President-elect Barack Obama's appointments to Homeland Security, the Justice Department and now the CIA indicate a virtual abandonment of the War on Terror.
As Homeland Security chief, he's named a governor whose only experience has been with the US-Mexican border. His attorney general pick, meanwhile, took the lead in pardoning FALN terrorists. Now he has rounded out his national-security and Justice Department teams by naming ultraliberals.
Leon Panetta, his choice for CIA chief, is as liberal as they come. Though originally a pro-Nixon congressman, he long ago embraced the left with the fervor of a convert and brings these values to the CIA.
As President Bill Clinton's chief of staff (a tenure that coincided with my own work with Clinton), he was a dedicated liberal, opposing accommodation with the Republicans who ran Congress and battling hard against a balanced-budget deal. After winning re-election, Clinton jettisoned Panetta for the more moderate Erskine Bowles in order to reach a deal with the GOP.
Plus, Panetta was a prime mover in the 1995 appointment of John Deutch to head CIA, replacing hardliner Jim Woolsey. Deutch eventually needed a presidential pardon after being caught committing a massive security breach by taking home his laptop, laden with secret files.
Choosing Panetta to head the CIA culminates liberals' 35-year crusade to take over the agency, humble its operatives and rein in its operations. In 1977, President Jimmy Carter named liberal JFK adviser Ted Sorenson to head CIA, only to have the nomination killed. In 1997, Clinton tried to name his ultraleftist National Security Adviser Tony Lake (who had quit Secretary of State Henry Kissinger's staff over Vietnam), only to have that nomination rejected as well.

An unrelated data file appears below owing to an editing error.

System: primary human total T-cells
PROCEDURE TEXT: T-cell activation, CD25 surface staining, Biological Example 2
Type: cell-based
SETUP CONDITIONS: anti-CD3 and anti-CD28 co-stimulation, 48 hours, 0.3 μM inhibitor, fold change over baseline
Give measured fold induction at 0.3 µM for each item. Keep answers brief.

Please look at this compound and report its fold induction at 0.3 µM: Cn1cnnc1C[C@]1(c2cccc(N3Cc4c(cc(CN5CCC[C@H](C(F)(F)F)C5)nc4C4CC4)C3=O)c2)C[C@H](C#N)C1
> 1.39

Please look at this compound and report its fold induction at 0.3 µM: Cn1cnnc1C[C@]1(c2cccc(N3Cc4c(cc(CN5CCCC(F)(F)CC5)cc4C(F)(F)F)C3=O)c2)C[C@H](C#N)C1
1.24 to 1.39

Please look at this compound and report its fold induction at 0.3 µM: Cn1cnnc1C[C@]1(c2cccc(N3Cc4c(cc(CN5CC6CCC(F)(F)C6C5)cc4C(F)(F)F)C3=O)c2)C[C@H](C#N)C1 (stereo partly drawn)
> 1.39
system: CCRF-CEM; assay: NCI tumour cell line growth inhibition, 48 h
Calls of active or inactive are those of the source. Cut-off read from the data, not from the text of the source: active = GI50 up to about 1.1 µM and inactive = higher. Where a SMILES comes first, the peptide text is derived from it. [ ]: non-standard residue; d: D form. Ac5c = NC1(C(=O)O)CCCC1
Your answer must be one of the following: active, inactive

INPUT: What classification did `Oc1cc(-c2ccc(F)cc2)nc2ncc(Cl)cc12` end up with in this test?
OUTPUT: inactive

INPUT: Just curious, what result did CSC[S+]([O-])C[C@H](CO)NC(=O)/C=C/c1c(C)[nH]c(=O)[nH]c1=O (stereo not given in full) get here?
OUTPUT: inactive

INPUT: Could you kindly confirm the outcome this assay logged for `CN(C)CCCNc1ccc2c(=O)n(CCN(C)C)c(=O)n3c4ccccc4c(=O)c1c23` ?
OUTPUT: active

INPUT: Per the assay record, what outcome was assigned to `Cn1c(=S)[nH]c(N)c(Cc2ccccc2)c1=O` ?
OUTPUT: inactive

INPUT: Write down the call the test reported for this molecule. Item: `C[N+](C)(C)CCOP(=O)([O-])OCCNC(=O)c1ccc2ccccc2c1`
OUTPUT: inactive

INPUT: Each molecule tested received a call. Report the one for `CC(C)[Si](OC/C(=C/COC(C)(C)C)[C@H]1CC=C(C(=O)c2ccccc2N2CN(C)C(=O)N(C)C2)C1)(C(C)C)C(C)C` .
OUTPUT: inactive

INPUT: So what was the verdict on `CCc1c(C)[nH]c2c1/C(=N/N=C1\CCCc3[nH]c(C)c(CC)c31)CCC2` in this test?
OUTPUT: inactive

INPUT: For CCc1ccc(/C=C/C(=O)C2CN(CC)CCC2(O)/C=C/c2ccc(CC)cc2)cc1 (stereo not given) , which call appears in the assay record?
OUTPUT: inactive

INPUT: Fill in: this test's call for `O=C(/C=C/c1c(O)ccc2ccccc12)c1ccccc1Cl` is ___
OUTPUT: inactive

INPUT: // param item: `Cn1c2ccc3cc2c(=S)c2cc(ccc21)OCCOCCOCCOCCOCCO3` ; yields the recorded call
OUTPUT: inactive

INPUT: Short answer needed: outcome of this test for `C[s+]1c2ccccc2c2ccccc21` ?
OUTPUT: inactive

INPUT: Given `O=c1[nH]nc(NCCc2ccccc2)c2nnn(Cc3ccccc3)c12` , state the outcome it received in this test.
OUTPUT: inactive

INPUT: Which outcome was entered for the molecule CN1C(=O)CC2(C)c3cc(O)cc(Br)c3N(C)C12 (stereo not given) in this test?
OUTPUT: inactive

Each time, the intelligence community acted to protect its own and curbed the liberal president's inclinations. But now, under Obama, the Democrats will finally have their way and appoint a liberal zealot to head the agency.
Panetta will, presumably, curb such practices as waterboarding, rendition and warrantless wiretapping. So we won't gather much intelligence - but our spies will dot all the i's and cross all the t's.
Over at Justice, Obama is naming four liberals to staff the agency, each determined to rein in effective intelligence-gathering.
Professor Dawn Johnsen of Indiana University Law School is to head the Office of Legal Counsel. She distinguished herself by writing a law-review article taking issue with President Bush's efforts to keep us safe. It was titled, "What's a President To Do: Interpreting the Constitution in the Wake of the Bush Administration Abuses." Presumably, she'll bring back the days of the wall between criminal and intelligence investigations, which led to our failure to examine the computer of "20th hijacker" Zacharias Moussaoui, which contained wire-fund-transfer information on the other hijackers.
No less an authority than Harvard Law professor Laurence Tribe, who taught Elena Kagan, the new solicitor general, predicted that she and Johnsen would "freshly re-examine some of the positions the previous administration has taken."
Obama's other Justice appointments, David Ogden as deputy attorney general and Thomas Perrelli as associate AG, bring back Clinton/Reno Justice Department retreads. Both participated eagerly in the constraints on intelligence-gathering that left us so vulnerable on 9/11.
Bush's legacy shows one clear achievement: He kept us safe after 9/11. Now his successor's policies are about to eradicate that singular achievement. The liberals will, of course, all cheer these appointments and the policies they'll pursue once in office, but these appointments make it frighteningly more likely that we will, indeed, be hit again.